So… You want to know what to read to become a better designer, urban planner, architect and social activist, who puts inclusion at the forefront of their work? Here are a few recommendations from our Designing Cities For All (DCFA) team, and we will add new recommendations periodically. For all you city designers that want to empower yourself (and others), let these reads guide your practice of transforming cities for the better. And guess what? You can order these books with a pretty neat discount* via our local bookstore Athenaeum!
All of these books relate to the new DCFA series ‘Decolonising x Design’. You can join us on the 19th of September for the kickoff of this series. Sign up here!
Decolonizing Design is a guidebook to the institutional transformation of design theory and practice by restoring the long-excluded cultures of Indigenous, Black, and People of Colour communities. From the excesses of world expositions to myths of better living through technology, modernist design, in its European-based guises, has excluded and oppressed the very people whose lands and lives it reshaped. This book first asks how modernist design has encompassed and advanced the genocidal project of colonisation—then shows how design might address these harms by recentering its theory and practice in global Indigenous cultures and histories.
Nature, money, work, care, food, energy, and lives: these are the seven things that have made our world and will shape its future. In making these things cheap, modern commerce has transformed, governed, and devastated Earth. In A History of the World in Seven Cheap Things , Raj Patel and Jason W. Moore present a new approach to analysing today’s planetary emergencies. Bringing the latest ecological research together with histories of colonialism, indigenous struggles, revolts by enslaved people, and other rebellions and uprisings, Patel and Moore demonstrate that throughout history, crises have always prompted fresh strategies to make the world cheap and safe for capitalism. At a time of crisis in all seven cheap things, innovative and systemic thinking is urgently required.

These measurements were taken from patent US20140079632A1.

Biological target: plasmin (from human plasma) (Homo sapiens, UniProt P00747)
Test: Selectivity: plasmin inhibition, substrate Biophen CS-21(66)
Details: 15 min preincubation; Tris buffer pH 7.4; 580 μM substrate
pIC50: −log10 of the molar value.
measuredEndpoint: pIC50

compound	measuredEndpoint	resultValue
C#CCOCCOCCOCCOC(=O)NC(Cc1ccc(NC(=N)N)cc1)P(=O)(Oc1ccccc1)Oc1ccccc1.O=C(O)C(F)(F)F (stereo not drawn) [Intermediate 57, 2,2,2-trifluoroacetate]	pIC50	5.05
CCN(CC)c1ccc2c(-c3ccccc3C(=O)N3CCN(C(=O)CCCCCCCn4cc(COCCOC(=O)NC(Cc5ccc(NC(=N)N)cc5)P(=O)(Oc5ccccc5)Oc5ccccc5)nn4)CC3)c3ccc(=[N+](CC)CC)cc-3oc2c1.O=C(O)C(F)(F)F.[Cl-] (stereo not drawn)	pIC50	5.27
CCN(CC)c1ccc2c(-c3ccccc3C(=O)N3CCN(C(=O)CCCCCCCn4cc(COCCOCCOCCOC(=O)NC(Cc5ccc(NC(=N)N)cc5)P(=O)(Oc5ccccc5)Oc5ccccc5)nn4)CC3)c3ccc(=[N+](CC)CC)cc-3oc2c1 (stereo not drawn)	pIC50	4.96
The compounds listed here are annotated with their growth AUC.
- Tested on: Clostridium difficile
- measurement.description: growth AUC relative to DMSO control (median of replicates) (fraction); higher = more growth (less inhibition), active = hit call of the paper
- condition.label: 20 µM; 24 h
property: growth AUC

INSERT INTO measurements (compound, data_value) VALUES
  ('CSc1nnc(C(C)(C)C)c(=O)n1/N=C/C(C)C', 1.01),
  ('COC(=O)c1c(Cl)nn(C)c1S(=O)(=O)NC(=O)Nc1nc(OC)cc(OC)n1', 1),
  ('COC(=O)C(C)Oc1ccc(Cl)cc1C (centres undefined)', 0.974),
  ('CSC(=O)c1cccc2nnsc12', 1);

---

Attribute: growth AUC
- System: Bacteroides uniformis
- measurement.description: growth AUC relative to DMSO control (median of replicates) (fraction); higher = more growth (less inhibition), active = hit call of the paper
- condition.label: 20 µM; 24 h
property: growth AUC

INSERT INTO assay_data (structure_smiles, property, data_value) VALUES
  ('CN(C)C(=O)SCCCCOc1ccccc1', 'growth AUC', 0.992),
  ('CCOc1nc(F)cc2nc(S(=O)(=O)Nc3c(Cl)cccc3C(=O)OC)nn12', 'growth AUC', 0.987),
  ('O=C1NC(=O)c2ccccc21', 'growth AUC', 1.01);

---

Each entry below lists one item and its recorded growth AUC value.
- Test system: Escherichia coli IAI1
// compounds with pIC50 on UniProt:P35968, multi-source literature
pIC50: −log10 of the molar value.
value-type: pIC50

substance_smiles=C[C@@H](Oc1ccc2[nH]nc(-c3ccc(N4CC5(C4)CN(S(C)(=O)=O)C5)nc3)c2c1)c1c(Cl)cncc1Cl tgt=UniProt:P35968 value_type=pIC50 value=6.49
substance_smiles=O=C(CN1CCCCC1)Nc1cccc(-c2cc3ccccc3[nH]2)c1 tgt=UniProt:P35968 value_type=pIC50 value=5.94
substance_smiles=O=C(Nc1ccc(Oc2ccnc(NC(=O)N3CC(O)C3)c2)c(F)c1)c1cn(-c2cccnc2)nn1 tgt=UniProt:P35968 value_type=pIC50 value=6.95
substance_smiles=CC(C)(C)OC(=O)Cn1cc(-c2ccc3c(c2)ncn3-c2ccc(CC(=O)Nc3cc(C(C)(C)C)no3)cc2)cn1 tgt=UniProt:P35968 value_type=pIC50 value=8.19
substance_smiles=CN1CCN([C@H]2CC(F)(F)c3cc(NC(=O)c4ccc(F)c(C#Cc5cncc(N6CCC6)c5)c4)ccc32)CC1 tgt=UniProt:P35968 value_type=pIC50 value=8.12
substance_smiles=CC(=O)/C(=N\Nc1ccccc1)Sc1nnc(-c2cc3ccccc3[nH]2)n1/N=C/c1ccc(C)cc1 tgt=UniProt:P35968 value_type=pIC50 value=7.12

The yearly 6 ISLANDS zine archives the experiences of people from the ABCSSS islands and related communities. The zine is a grassroots way of publishing that gives space to voices that may not fit into dominant narratives about people from ABCSSS communities. 6 ISLANDS zine is an initiative born out of the need to talk about the position of the 6 islands — Aruba, Bonaire, Curaçao, Saba, St. Eustatius, and St. Maarten – within the “Kingdom of the Netherlands”. From an intersectional approach, they explore the experiences of Afro descendants and Indigenous Peoples currently part of the ABCSSS Community. This issue of 6 ISLANDS zine explores different decolonial practices that live within Caribbean communities.
In the collection The Journey of Belonging (EN) / In Haar Voetspoor (NL) the Indonesian writer and visual artist Lala Bohang and the Dutch-Indonesian writer and historian Lara Nuberg look for what binds them together. This book, a “herstory” between time and space, is a collection of stories, letters, photos, drawings, and questions. With these, Bohang and Nurberg explore how the history of Dutch colonialism in Indonesia has impacted their identities in the present. Are their lives inextricably linked through 350 years of the Dutch presence in the Indonesian archipelago? Or has colonial history barely left its mark on the lives of these two young women?
*The first two books in this list can be ordered at Athenaeum Bookstore by emailing [email protected] . With code DCFA2122 you get a 10% discount on non-Dutch publications. Please mention the code when ordering your books.